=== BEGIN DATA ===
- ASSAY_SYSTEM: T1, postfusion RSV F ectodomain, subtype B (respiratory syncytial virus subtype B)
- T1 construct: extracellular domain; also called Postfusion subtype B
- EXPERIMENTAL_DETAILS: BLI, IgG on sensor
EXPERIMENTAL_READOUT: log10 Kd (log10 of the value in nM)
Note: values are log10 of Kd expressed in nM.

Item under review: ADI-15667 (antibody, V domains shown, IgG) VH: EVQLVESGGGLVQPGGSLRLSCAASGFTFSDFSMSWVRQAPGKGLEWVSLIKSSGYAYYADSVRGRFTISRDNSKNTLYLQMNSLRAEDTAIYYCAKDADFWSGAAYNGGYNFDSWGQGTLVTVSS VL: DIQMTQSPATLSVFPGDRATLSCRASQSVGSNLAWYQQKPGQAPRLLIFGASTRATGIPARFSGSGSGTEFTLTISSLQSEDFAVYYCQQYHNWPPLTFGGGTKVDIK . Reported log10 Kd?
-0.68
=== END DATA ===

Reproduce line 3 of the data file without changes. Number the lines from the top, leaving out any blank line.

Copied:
- EXPERIMENTAL_DETAILS: BLI, IgG on sensor